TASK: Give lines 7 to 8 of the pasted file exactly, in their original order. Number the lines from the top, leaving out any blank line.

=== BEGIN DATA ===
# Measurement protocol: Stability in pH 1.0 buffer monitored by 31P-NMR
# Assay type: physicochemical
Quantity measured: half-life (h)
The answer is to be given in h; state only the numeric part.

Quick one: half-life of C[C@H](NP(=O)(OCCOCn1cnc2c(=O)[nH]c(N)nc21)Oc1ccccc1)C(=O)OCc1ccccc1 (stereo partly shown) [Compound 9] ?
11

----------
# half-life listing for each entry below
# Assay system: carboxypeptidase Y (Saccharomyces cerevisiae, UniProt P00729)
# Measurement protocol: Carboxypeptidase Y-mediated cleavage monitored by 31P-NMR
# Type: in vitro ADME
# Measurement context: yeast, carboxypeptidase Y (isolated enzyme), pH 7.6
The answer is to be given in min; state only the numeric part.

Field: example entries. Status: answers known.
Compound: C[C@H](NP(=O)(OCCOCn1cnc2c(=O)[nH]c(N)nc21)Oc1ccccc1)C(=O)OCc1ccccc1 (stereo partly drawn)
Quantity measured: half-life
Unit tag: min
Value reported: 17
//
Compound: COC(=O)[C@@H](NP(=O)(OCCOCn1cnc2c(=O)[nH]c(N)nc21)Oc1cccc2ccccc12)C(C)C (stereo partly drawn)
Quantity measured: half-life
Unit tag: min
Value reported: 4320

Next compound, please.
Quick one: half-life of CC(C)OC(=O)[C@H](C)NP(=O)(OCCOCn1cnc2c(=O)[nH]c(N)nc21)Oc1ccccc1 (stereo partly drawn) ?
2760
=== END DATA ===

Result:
----------
# half-life listing for each entry below